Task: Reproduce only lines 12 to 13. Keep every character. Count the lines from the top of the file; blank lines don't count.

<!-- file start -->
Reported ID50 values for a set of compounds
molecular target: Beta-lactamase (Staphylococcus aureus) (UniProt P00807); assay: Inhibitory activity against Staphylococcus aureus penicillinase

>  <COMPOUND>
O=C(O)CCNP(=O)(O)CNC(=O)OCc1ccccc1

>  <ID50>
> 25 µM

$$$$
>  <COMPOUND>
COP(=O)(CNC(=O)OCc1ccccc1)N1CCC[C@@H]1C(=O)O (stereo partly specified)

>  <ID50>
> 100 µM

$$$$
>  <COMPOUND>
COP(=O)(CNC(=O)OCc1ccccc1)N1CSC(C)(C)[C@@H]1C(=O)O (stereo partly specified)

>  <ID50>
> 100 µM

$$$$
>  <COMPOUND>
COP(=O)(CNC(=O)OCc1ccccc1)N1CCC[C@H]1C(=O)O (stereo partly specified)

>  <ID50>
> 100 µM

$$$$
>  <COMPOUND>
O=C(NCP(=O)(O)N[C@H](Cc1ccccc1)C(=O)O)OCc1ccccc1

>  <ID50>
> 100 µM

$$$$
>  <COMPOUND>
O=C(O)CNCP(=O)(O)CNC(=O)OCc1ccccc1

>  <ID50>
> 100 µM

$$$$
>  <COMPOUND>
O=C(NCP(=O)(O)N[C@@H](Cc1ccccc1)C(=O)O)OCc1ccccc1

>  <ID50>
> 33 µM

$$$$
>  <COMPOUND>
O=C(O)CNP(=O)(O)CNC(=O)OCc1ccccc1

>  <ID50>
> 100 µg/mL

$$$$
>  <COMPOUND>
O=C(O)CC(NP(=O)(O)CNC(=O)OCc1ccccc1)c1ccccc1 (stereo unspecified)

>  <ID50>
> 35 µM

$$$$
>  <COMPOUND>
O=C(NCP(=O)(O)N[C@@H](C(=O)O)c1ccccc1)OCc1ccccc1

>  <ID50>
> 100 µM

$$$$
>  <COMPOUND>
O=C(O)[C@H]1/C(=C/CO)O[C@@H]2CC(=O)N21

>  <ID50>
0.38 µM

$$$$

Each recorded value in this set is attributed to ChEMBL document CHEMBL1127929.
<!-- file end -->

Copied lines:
$$$$
>  <COMPOUND>